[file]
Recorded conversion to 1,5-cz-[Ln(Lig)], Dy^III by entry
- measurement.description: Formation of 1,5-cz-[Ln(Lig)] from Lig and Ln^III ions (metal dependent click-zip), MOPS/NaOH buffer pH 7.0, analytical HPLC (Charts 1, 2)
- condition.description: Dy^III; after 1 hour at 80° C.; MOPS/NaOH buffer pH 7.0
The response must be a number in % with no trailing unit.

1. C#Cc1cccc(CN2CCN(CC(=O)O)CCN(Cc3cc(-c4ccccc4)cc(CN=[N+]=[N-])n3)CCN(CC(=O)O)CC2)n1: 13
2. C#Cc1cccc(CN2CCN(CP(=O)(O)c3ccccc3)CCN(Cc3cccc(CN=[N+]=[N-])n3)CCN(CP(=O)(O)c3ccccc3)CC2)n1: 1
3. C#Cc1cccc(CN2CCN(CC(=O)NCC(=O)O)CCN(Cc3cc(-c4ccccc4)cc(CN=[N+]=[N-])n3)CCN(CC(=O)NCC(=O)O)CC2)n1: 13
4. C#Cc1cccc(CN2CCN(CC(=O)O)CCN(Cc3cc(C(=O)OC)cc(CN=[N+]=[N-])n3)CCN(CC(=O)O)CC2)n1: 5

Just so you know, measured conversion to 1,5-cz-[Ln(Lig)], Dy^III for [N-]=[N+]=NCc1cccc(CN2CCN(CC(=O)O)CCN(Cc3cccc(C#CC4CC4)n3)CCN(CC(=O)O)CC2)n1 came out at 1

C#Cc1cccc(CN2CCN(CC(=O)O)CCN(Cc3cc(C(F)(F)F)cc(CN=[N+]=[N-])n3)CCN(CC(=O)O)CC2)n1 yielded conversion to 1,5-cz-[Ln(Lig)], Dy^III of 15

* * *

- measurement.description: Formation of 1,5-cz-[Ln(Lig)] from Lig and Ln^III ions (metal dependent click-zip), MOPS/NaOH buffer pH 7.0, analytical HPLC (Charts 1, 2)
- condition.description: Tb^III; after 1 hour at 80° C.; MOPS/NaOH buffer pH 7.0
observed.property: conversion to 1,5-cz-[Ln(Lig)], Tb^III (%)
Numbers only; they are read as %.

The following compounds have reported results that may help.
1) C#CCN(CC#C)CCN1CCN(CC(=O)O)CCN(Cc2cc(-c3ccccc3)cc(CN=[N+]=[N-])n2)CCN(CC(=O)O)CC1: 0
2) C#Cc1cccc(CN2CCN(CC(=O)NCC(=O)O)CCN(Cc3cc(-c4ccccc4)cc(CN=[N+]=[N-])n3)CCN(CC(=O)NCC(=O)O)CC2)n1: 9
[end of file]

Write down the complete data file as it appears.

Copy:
Recorded conversion to 1,5-cz-[Ln(Lig)], Dy^III by entry
- measurement.description: Formation of 1,5-cz-[Ln(Lig)] from Lig and Ln^III ions (metal dependent click-zip), MOPS/NaOH buffer pH 7.0, analytical HPLC (Charts 1, 2)
- condition.description: Dy^III; after 1 hour at 80° C.; MOPS/NaOH buffer pH 7.0
The response must be a number in % with no trailing unit.

1. C#Cc1cccc(CN2CCN(CC(=O)O)CCN(Cc3cc(-c4ccccc4)cc(CN=[N+]=[N-])n3)CCN(CC(=O)O)CC2)n1: 13
2. C#Cc1cccc(CN2CCN(CP(=O)(O)c3ccccc3)CCN(Cc3cccc(CN=[N+]=[N-])n3)CCN(CP(=O)(O)c3ccccc3)CC2)n1: 1
3. C#Cc1cccc(CN2CCN(CC(=O)NCC(=O)O)CCN(Cc3cc(-c4ccccc4)cc(CN=[N+]=[N-])n3)CCN(CC(=O)NCC(=O)O)CC2)n1: 13
4. C#Cc1cccc(CN2CCN(CC(=O)O)CCN(Cc3cc(C(=O)OC)cc(CN=[N+]=[N-])n3)CCN(CC(=O)O)CC2)n1: 5

Just so you know, measured conversion to 1,5-cz-[Ln(Lig)], Dy^III for [N-]=[N+]=NCc1cccc(CN2CCN(CC(=O)O)CCN(Cc3cccc(C#CC4CC4)n3)CCN(CC(=O)O)CC2)n1 came out at 1

C#Cc1cccc(CN2CCN(CC(=O)O)CCN(Cc3cc(C(F)(F)F)cc(CN=[N+]=[N-])n3)CCN(CC(=O)O)CC2)n1 yielded conversion to 1,5-cz-[Ln(Lig)], Dy^III of 15

* * *

- measurement.description: Formation of 1,5-cz-[Ln(Lig)] from Lig and Ln^III ions (metal dependent click-zip), MOPS/NaOH buffer pH 7.0, analytical HPLC (Charts 1, 2)
- condition.description: Tb^III; after 1 hour at 80° C.; MOPS/NaOH buffer pH 7.0
observed.property: conversion to 1,5-cz-[Ln(Lig)], Tb^III (%)
Numbers only; they are read as %.

The following compounds have reported results that may help.
1) C#CCN(CC#C)CCN1CCN(CC(=O)O)CCN(Cc2cc(-c3ccccc3)cc(CN=[N+]=[N-])n2)CCN(CC(=O)O)CC1: 0
2) C#Cc1cccc(CN2CCN(CC(=O)NCC(=O)O)CCN(Cc3cc(-c4ccccc4)cc(CN=[N+]=[N-])n3)CCN(CC(=O)NCC(=O)O)CC2)n1: 9